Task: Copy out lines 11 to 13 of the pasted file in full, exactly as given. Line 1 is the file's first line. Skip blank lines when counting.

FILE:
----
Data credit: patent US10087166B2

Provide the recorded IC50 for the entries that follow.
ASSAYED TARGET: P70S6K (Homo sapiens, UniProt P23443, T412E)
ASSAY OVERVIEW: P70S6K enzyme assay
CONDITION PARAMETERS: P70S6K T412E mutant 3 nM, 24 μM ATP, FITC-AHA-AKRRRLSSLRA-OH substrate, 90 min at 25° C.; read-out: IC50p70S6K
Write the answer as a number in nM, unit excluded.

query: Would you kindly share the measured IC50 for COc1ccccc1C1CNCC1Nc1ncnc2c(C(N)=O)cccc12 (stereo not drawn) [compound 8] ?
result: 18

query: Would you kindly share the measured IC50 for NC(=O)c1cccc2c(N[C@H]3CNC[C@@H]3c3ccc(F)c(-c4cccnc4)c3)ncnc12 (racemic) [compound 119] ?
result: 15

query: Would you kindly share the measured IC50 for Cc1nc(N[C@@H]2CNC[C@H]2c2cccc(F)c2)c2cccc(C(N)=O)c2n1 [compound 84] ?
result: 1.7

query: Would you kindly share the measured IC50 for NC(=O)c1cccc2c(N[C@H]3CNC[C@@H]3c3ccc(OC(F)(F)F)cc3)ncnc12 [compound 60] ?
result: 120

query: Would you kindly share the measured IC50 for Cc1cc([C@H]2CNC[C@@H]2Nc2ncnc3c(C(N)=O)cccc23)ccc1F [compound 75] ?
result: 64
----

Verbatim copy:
query: Would you kindly share the measured IC50 for Cc1nc(N[C@@H]2CNC[C@H]2c2cccc(F)c2)c2cccc(C(N)=O)c2n1 [compound 84] ?
result: 1.7

query: Would you kindly share the measured IC50 for NC(=O)c1cccc2c(N[C@H]3CNC[C@@H]3c3ccc(OC(F)(F)F)cc3)ncnc12 [compound 60] ?